Three things can be done to ease the uncertain future of younger workers' retirements: work longer; lower retirement benefits; and increase savings, a panel of experts said Tuesday.
But the topic of working longer is "like the weather," said Joshua Gotbaum, guest scholar, economic studies at The Brookings Institution: "Everyone talks about it, but few do anything about it; and even fewer prepare for it."
Mr. Gotbaum shared the stage Tuesday at Pensions & Investments' Global Future of Retirement conference with Scott Evans, chief investment officer and deputy comptroller of the $170.6 billion New York City Retirement Systems, and David C. John, strategic policy adviser of the AARP Public Policy Institute, for a discussion on "Identifying pathways to ensuring intergenerational fairness."
The idea of working longer is a major challenge for employers, educational institutions and government, Mr. Gotbaum said, offering three responses.
First, he said, is to change the retirement age, acknowledging it is both "incredibly politically controversial" as well as difficult to change people's expectations of what the norm is for retirement.
Second, he said, is change employment rights — make it so people can work longer with their current employers and have employers be open to a negotiated, phased retirement.
Finally, he said, the country needs a guaranteed base income.
New York City's Mr. Evans said it is "getting less and less appealing to be a sponsor; it's gotten expensive to be a sponsor."
Among public plans, the first instinct given today's challenges is to say "we can do more: take on more risk to earn more return," Mr. Evans said.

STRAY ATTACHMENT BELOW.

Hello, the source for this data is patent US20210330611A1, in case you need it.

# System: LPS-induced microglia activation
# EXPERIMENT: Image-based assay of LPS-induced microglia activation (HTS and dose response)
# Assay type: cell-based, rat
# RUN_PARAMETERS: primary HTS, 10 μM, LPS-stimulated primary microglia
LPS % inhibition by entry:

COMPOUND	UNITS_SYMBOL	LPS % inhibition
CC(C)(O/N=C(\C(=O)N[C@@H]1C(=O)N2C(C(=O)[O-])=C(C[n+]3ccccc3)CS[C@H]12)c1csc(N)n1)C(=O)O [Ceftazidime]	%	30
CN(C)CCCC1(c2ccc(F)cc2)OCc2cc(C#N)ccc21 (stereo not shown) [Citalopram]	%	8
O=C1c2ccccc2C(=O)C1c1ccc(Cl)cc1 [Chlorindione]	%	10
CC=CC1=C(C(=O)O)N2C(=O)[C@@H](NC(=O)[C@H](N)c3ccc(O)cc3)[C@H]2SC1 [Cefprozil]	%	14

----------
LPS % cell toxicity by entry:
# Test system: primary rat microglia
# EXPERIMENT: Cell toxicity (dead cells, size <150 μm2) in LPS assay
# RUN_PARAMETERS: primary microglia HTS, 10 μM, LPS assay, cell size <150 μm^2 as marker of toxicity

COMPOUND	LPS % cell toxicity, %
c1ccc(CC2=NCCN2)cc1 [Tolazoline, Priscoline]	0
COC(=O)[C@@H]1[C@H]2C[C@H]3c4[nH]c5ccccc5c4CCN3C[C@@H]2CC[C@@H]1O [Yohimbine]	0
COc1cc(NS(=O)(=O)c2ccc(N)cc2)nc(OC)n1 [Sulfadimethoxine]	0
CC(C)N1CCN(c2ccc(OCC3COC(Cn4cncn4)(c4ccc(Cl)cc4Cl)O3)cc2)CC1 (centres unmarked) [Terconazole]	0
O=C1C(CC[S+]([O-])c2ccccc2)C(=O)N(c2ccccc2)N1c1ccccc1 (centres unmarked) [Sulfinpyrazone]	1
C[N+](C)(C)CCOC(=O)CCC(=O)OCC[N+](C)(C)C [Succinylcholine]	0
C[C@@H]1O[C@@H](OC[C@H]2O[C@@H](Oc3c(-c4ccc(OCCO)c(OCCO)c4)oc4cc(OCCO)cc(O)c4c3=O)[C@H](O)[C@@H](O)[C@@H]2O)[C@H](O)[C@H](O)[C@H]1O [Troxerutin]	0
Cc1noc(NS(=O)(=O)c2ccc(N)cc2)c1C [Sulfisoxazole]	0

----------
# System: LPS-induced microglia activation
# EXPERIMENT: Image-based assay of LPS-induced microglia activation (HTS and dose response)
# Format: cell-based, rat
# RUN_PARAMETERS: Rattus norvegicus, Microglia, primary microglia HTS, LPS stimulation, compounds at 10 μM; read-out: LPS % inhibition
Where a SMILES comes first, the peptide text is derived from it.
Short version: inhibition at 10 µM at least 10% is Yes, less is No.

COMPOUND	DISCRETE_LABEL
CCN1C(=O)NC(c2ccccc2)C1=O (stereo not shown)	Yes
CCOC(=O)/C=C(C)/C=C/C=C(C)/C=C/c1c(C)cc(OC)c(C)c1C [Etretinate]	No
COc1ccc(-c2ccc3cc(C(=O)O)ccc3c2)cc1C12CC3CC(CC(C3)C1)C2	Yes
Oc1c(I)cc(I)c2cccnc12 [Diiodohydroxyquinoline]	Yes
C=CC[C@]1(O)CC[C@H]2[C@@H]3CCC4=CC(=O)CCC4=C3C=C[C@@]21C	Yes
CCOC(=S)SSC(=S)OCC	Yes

The second is to get the sponsor to contribute more, by reducing the discount rate or change the actuarial assumptions.
The third option is to get the participant to contribute more, or change the benefit formula, but he cautioned "when you start changing the (benefit) promise, you get into trouble."
When none of the above works, Mr. Evans said, the fourth option for sponsors is "to punt:" Freeze the plan, or start a hybrid plan. But that leaves the beneficiary poorly positioned for retirement due to a lack of expertise and a lack of purchasing power, and creates "an unambiguously inferior" outcome, Mr. Evans said.
Mr. John said that with people living longer, an uncertain future and the promised payout of a defined benefit plan no longer a widespread benefit, what's left "is saving."
Simpler said than done because certain countries such as Australia and the U.K. have "solved part of the problem; no one has solved it all," he said.
Mr. John said two things are necessary to boost savings: There must be a workplace opportunity to save, and there must be automatic enrollment.
But, he continued, auto enrollment isn't enough, noting "you have to have a seamless transition" for the assets when people change jobs, and there has to be some mechanism to allow people to create a retirement income stream.
Mr. John reminded the audience that in an industry focused on statistics, "we lose sight … (that) we are dealing with the futures of real human beings. We have the ability within this room to move forward to a solution."
This should be "the most exciting time" to be in the investment industry, he continued, noting everything about the past is changing.
Mr. John exhorted the audience to act, saying: "We need to do something other than sit and listen to each other. We need to do something."